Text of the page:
According to Experian, the electric vehicle market share continues to rise sharply, from 3.1% in 2021 to 5.6% in 2022. Dealerships sold five times as many electric vehicles last year as in 2020, said the National Automobile Dealers Association, citing Wards Intelligence data. Current year sales are expected to increase as well.
All this should encourage auto retailers to ask, “How do we handle used EVs?”
We recently completed a study into reconditioning practices for EVs. Beyond discussing EV battery disposal, we learned there has been little formal initiative to determine how used EVs will affect automotive retailers. Here are the key conclusions from our research:
- Whether to replace the battery pack will be the most significant EV reconditioning decision facing dealers.
- Tires will be one of the most often replaced items for EVs, while brakes should have a much longer life.
- EV propulsion systems have few moving parts and will be relatively low maintenance.
- Used EV prices are at a premium level today but will drop significantly as new models enter the market.
- Government incentives will create two classes of used EVs over $25,000 and below $21,000.
- Those above $25,000 will likely present an opportunity to profit on lower mileage used EVs; those below $21,000 are likely to be recycled as soon as the original battery pack needs to be replaced.
As for reconditioning, whatever the propulsion system, two foundational truths must be core to understanding key performance metrics, Days in Recon (ADR) and Time to Line (T2L). ICE performance history provides valuable experience for benchmarking EV recon best practices.
Reconditioning questions to consider:
- How can dealers overcome the current tech shortage to train qualified EV technicians?
- How will the battery pack and its life expectancy impact used EV values, used EV scrappage and dealer reconditioning efforts?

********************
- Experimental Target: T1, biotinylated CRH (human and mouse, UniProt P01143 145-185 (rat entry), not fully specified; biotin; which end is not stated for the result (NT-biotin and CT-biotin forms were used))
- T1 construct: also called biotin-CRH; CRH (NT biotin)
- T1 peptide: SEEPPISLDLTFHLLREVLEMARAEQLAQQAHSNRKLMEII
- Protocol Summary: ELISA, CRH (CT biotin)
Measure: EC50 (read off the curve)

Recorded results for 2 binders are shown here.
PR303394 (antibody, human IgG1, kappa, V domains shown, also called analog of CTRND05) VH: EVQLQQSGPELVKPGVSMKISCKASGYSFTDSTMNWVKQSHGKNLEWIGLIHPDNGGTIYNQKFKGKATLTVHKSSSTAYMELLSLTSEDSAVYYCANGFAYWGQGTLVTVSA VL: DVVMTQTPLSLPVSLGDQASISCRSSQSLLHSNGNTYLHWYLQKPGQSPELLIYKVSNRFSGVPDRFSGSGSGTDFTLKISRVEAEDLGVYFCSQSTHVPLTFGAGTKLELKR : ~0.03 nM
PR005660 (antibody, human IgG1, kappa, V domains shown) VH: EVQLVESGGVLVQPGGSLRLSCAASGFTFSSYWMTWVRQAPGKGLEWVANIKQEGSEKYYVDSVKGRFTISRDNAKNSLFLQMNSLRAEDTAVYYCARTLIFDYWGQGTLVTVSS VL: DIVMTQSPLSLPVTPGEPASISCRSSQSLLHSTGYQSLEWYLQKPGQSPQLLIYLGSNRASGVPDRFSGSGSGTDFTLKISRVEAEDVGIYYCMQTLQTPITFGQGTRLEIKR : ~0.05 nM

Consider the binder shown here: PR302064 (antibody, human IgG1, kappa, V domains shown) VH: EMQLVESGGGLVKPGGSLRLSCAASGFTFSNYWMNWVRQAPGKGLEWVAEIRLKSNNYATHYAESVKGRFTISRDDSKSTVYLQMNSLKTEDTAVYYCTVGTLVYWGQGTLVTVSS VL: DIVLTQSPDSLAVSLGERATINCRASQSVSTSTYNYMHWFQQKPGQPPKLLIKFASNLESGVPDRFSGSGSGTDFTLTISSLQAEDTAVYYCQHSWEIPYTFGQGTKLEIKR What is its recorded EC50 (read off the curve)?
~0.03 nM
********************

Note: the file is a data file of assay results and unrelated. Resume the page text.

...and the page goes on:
- Will EV tires and brakes have shorter than expected life spans because of battery weight?
- Will used EVs remain a premium product, or will prices begin to drop?
- How will government incentives impact used EV pricing?
- What are consumer expectations for transparency related to used EVs, and how can reconditioning software help?
Our soon-to-be-released report, Used EV Reconditioning Implications for Auto Dealers, discusses technicians, battery life, tire wear and tear, regenerative braking, and reduced parts.
A significant learning curve will be necessary for many consumers to understand the range and charging issues and differentiate EVs from ICE vehicles. This mystery will only heighten as EVs come back as used vehicles.
Fortunately, modern vehicle reconditioning platforms today enable dealerships to capture reconditioning materials lists and costs for the makes, models and years it reconditions. This data, when captured and reported to the sales and used vehicle directors, present them with additional compelling information for their pricing strategies and to educate customers and build trust in the used EVs they may consider buying from the dealership:
- Knowing typical reconditioning costs by vehicle enables used car managers to accurately calculate forward-facing reconditioning investments on these vehicles.
- Presenting to consumers details on critical reconditioning investments the dealer has built into the asking price helps build value in the vehicle for the performance, safety and visual appeal the reconditioning adds to the car’s market appeal and value.
- Trust is established when dealer transparency is forthcoming — and trust is pivotal to the purchase.
By 2025, over 100 EV models are expected to be on the market and available to U.S. customers, according to EV website Electrek.com. How these vehicles hold their resale value will be essential for automotive retailers. Specifically, about EV reconditioning and remarketing: How much to invest in any used EV?
This article comes courtesy of our friends from Auto Success.